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Monday, January 30, 2012

Word problem after uninstalling Office 2010

I did a clean install of Windows 7, and Office 2010. Then I realized I hate the ribbons, uninstalled Office, and installed Office 2003.

Now, this seems to have left some problem. As when I try to reply to an Outlook e-mail. I get one of the following errors below. I tried "detect and repair", but issue remains. Any ideas what I can do to fix..?

1)Microsoft Word is set to be your e-mail editor. However, Word is unavailable, not installed, or is not the same version as Outlook. The Outlook e-mail editor will be used instead.

or 2) a popup:

    Problem signature:
  Problem Event Name:   APPCRASH
  Application Name: WINWORD.EXE
  Application Version:  11.0.5604.0
  Application Timestamp:    3f314a2f
  Fault Module Name:    mso.dll
  Fault Module Version: 11.0.5606.0
  Fault Module Timestamp:   3f334cce
  Exception Code:   c0000005
  Exception Offset: 00073fe5
  OS Version:   6.1.7600.
  Locale ID:    1033

Additional information about the problem:
  LCID: 1033
  Brand:    Office11Crash
  skulcid:  1033

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Problems creating documents with Office 2010

When trying to create new documents for a case in TurboLaw, you receive an error message similar to the one shown below:


If you are using TurboLaw version 2.75 or earlier, the message will be different and it will say:

Error 429 - ActiveX Component can't create object

You may also receive a message saying that TurboLaw could not open a file of type "doc." After receiving these messages, your document will not open.

This problem is caused by having either the trial version of Microsoft Office 2010, or by having installed the Click-to-Run edition of Microsoft Office 2010.

Both of these versions of Microsoft Office use a new "Click-to-Run" technology which runs the program in a virtual environment, completely separate from the rest of your computer. Because of this, no 3rd party programs can communicate with Office programs (such as Word and Excel).

Microsoft has a knowledge base article regarding this known issue of "Click-to-Run" technology, as well as a list of other known issues with "Click-to-Run".

If you have purchased Microsoft Office 2010 and used the "Click-to-Run" install option, you will have to remove the "Click-to-Run" install and replace it with the full (or "classic") install. (Note: you do not need to re-install TurboLaw.)

The only ways you might end up with the "Click-to-Run" edition of Microsoft Office 2010 on your computer are if:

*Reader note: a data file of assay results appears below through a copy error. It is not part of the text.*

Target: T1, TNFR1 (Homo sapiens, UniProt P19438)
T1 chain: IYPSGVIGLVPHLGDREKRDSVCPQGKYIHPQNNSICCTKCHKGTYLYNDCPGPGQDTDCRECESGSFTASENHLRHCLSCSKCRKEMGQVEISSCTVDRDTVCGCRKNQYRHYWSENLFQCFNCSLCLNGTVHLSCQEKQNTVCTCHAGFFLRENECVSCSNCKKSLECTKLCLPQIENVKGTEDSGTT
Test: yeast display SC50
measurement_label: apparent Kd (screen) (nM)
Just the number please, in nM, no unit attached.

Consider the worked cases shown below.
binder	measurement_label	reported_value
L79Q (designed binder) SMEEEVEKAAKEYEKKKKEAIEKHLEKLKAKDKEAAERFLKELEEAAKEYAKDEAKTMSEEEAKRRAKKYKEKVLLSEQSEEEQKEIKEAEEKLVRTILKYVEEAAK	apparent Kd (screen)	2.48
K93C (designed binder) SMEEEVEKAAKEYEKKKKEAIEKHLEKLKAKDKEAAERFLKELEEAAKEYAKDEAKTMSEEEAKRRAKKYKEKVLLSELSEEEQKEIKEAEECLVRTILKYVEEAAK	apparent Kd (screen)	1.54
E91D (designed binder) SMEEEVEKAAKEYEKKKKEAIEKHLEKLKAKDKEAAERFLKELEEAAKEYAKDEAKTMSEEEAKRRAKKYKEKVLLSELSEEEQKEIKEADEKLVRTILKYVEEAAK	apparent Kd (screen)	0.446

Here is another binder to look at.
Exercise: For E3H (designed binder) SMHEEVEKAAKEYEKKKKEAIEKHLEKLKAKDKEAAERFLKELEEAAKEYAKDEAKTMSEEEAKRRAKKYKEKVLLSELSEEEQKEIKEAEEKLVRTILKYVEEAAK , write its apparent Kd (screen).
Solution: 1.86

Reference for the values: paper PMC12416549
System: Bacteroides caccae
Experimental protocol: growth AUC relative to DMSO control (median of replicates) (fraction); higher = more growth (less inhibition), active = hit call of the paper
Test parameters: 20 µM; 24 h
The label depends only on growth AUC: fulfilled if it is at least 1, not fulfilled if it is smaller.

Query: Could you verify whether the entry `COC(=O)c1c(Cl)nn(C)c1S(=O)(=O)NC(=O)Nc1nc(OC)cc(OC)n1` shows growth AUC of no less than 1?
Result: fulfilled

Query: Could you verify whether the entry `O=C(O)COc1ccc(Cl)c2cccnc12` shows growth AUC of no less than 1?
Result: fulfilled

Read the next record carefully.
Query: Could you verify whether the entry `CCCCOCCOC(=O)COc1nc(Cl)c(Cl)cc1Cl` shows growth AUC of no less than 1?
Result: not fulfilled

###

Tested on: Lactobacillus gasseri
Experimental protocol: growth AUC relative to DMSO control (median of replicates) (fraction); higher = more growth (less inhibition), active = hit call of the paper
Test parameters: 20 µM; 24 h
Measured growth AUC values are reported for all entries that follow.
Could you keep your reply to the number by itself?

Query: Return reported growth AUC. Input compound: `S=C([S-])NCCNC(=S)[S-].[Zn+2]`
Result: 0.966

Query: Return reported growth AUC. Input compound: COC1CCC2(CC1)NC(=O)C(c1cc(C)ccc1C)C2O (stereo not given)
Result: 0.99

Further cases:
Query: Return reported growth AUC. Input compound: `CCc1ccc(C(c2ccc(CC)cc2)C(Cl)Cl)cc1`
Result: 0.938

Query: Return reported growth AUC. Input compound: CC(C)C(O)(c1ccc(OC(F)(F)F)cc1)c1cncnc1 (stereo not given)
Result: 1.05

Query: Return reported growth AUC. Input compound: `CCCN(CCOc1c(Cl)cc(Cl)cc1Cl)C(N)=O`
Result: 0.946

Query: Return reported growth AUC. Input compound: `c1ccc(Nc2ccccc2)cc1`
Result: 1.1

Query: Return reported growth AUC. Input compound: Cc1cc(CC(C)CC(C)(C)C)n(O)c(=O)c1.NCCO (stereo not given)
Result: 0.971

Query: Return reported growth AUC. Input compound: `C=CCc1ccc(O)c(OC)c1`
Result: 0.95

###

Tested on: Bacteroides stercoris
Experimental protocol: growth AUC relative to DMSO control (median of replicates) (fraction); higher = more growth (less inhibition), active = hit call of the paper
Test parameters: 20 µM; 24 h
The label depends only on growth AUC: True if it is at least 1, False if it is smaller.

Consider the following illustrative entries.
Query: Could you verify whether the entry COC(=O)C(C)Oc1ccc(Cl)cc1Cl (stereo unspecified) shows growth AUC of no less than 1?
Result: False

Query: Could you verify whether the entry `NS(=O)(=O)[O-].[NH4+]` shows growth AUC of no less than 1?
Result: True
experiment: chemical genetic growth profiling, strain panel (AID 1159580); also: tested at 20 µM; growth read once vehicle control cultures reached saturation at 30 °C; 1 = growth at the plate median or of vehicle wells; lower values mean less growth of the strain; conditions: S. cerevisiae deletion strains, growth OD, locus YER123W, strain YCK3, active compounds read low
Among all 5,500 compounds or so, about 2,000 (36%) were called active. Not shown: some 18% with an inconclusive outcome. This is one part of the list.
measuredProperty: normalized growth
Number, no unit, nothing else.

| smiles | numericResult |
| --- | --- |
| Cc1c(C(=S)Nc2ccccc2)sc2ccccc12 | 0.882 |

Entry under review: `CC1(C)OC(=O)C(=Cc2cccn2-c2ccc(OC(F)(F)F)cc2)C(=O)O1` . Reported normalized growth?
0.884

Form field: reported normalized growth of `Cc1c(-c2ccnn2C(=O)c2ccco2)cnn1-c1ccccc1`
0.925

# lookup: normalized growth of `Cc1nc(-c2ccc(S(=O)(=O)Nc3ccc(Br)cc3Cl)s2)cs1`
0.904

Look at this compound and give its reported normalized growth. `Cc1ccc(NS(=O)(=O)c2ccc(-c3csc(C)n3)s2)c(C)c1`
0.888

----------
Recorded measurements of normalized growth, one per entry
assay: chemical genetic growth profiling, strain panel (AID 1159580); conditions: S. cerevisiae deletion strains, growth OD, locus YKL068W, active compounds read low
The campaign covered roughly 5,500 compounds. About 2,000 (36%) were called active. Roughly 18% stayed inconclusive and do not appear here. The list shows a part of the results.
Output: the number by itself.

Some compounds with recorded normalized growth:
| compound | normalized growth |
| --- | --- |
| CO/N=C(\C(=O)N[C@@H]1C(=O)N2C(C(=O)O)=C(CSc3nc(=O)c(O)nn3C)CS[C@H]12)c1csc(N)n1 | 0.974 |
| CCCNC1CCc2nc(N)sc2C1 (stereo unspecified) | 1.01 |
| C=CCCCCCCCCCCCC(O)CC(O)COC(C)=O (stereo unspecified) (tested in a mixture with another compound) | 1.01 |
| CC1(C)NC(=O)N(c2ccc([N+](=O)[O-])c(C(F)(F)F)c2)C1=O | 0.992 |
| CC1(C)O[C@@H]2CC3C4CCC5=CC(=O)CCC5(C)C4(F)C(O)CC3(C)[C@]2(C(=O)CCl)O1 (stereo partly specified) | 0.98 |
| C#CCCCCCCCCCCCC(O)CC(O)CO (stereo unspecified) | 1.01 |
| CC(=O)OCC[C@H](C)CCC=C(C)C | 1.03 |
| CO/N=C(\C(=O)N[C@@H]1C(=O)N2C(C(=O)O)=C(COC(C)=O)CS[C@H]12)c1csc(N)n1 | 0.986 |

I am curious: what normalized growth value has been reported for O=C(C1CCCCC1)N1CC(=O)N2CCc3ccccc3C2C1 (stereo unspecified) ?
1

You purchased the Home & Student, Home & Business, or Starter edition online and downloaded it using the "Click-to-Run" install option, or;
You had a free trial of Office 2010 on your computer and you bought a license key online to "upgrade" it to the full version of Home & Student or Home & Business.
How to switch to the "full" (or "classic") install of Office 2010 instead of Click-to-Run
There is no additional cost involved if you switch to the “full” retail version of the Office Product that you purchased – only additional work on your part – and the Product Key is exactly the same. If you have any questions, contact Microsoft Support here.

You can also read these same instructions directly from Microsoft by clicking here.

Save all work, and then close all programs.
In Control Panel, open Programs and Features to see a list of installed programs.
Click Microsoft Office Click-To-Run 2010, and then click Uninstall.
To remove Microsoft Office Click-to-Run, click Yes.
Go to the Microsoft Office alternative fulfillment page.
Click My account.
Click Download, and then click Advanced options.
Follow the instructions.
To install the MSI-based Microsoft Office edition, run SingleImage.exe.
When prompted, type your Product Key to continue.
Once you have installed the full classic (non Click-to-Run) version of Microsoft Office 2010, you will be able to create documents with TurboLaw normally. You do not need to re-install TurboLaw.

How to tell if you have Microsoft Office 2010 Click-to-Run
If you are not sure if you have Microsoft Office 2010 Click-to-Run, here is how you can check:

Click your Start menu and then click on Control Panel.
In Control Panel, open Programs and Features to see a list of installed programs.